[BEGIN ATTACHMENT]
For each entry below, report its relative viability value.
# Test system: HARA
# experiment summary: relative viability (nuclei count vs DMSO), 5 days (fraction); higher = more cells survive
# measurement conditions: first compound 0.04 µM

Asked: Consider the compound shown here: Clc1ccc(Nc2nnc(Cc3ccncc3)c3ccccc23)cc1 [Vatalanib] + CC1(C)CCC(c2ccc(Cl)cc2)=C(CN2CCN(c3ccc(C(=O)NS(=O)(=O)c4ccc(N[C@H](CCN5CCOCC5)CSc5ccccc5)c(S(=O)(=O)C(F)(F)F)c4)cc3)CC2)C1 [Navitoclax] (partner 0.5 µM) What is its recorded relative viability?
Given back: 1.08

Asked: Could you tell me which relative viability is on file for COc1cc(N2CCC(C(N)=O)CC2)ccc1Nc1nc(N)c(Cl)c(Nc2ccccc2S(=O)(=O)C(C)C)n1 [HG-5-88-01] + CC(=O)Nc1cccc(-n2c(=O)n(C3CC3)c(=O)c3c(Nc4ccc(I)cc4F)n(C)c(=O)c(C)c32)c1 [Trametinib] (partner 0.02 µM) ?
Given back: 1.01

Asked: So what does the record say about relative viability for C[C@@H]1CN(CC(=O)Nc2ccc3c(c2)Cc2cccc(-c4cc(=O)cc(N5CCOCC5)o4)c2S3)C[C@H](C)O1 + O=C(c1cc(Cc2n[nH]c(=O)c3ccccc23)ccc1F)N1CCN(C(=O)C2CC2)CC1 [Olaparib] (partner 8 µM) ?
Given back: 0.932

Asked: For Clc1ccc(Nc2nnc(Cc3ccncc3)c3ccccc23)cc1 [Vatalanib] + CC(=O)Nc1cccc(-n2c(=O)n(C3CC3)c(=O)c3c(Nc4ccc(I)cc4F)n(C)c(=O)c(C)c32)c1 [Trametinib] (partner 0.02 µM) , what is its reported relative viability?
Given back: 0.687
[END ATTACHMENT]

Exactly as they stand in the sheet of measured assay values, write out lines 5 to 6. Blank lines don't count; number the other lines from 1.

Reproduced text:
Asked: Consider the compound shown here: Clc1ccc(Nc2nnc(Cc3ccncc3)c3ccccc23)cc1 [Vatalanib] + CC1(C)CCC(c2ccc(Cl)cc2)=C(CN2CCN(c3ccc(C(=O)NS(=O)(=O)c4ccc(N[C@H](CCN5CCOCC5)CSc5ccccc5)c(S(=O)(=O)C(F)(F)F)c4)cc3)CC2)C1 [Navitoclax] (partner 0.5 µM) What is its recorded relative viability?
Given back: 1.08